Of course the businesses I work for are a different story so it’s not like I haven’t had exposure to (and frustration with) Windows Server 2012 but thankfully R2 brings a Start button back.

I realise Microsoft want us to run their server in non-GUI mode (for security purposes) but it’s unrealistic to expect a generation of Windows administrators to suddenly abandon their knowledge and intrinsic understanding of a Microsoft OS to learn PowerShell administration where it is far easier to make a horrible mess. I’m pretty solid with PowerShell but I have no desire to configure a Windows Server using it. If I had to create 50 servers exactly the same, perhaps. Also, it’s called Windows not Commands, so ner.


So, Windows Server 2012 R2 seems pretty good. I’ve had some interesting challenges with abnormally terminating connections to FTPS and FTPES servers hosted in IIS but it seems to be related to the client I was using and, well, if the owner of said FTP client refuses to provide a solution to a problem that clearly a large number of people are experiencing (And only with his app), I’ll just use something else and recommend something else too if people ask.

I’m about to embark on a similar approach to consolidation with Windows 8.1 (I have a Windows 7 and Windows 8 box which I’ll consolidate to just the one 8.1) and, who knows, it might even end up on my laptop or desktop! *Gasp* Soon I’ll build out a domain and test out some of that new functionality like failover DHCP, data deduplication and a supposedly simplified DirectAccess setup – which were available in 2012 already but since I didn’t enjoy using it, I didn’t play.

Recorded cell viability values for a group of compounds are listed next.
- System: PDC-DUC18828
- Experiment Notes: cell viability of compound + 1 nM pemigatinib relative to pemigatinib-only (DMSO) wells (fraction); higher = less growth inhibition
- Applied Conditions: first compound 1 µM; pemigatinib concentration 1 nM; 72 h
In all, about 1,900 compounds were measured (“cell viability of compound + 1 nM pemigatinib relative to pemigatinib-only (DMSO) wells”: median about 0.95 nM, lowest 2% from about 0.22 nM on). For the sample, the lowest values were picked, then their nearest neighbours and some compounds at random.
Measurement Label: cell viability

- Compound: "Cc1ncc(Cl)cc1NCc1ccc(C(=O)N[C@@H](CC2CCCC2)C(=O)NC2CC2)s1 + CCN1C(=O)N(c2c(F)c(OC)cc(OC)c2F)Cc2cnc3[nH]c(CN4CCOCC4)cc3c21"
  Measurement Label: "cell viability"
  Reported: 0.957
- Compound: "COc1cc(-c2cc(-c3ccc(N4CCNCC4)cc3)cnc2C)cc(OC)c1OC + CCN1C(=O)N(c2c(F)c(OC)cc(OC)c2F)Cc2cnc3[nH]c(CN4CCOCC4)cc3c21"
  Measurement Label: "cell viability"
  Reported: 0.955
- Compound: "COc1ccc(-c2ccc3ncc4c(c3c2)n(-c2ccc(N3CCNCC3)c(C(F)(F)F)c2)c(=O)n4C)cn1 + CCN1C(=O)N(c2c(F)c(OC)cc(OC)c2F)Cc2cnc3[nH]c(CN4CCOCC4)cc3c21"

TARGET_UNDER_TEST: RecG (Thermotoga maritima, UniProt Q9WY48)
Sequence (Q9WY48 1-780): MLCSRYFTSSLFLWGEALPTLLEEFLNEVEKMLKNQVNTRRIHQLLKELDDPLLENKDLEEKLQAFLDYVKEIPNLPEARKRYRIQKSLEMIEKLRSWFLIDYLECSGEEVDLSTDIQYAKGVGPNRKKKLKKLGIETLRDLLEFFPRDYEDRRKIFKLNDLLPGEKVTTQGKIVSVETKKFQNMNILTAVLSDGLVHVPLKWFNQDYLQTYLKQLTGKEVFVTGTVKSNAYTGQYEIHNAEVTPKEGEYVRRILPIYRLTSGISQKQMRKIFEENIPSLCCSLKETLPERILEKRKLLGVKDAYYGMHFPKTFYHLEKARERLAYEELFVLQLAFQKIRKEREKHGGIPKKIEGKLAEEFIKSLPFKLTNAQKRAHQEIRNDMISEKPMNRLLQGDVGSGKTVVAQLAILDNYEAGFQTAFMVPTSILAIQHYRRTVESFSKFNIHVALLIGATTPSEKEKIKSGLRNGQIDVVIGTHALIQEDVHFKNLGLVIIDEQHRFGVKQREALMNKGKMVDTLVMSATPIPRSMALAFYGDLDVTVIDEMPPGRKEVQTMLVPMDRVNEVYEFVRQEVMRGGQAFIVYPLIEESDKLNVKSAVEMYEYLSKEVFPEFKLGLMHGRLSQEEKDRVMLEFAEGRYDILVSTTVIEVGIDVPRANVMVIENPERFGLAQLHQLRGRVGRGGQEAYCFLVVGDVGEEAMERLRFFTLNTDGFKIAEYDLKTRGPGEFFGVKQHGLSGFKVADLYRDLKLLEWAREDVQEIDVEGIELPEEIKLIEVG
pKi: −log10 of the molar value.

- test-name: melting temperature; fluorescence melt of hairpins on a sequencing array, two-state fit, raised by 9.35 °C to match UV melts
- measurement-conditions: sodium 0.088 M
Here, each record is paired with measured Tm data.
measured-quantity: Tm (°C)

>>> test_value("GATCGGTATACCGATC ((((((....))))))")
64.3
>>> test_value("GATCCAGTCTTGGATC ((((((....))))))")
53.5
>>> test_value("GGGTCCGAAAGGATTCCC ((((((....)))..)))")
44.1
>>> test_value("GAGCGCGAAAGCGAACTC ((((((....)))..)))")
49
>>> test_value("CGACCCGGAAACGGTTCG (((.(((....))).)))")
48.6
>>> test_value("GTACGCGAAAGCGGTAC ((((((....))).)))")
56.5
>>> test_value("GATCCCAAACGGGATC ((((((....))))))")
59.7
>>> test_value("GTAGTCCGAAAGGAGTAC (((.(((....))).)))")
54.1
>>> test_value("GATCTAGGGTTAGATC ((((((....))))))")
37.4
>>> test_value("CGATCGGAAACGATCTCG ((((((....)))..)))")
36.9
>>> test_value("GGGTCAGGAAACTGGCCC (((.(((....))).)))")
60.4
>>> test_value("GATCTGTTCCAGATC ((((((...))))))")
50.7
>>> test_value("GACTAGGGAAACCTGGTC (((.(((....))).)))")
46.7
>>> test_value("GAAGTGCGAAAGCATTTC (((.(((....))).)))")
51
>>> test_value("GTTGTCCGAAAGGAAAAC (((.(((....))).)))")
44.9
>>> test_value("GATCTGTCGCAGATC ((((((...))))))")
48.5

– Lewis

Managed Service Accounts in Windows 2012

One for the notebook if you tend to use Managed Service Accounts extensively and eventually end up implementing them in a Windows Server 2012 environment.

For Windows Server 2012, the Windows PowerShell cmdlets default to managing the group Managed Service Accounts instead of the original standalone Managed Service Accounts.

A useful alteration but surely retaining the default use and extending the cmdlet would make it less prone to us admins using MSAs regularly to smashing up keyboards.


Active Directory Recycle Bin

Windows Server 2008 R2 delivered a new feature called the Active Directory Recycle Bin which offers the ability to restore items deleted from the Active Directory database by restoring them from the Recycle Bin with the simplicity of….well, it’s not really that simple.

The premise is simple enough. You’ve deleted an item that you want to restore so instead of breaking out the backups, taking down a Domain Controller, booting in to DSRM and re-acquanting yourself with NTDSUTIL, you enable the Recycle Bin to save you all that hassle.

But wait a minute! Before enabling the Active Directory Recycle Bin (ADRB) there are a couple of caveats which you should be aware of. Now, Microsoft will tell you what you need to enable your use of ADRB such as:

  • Forest Functional Level: Windows Server 2008 R2.
  • All Domain Controllers running Windows Server 2008R2

…but the limits that enabling Active Directory Recycle Bin can have on restore operations is significant enough to ensure that your Backup Operators and Data Security personnel need to be consulted before you make a unilateral decision to enable it.

  1. Enabling ADRB transitions all currently Tombstoned (deleted) objects to the new Recycled object state. This effectively means that current Tombstoned objects (objects deleted in the last 180 days) should never be restored, either through object reanimation or via an authoritative restore.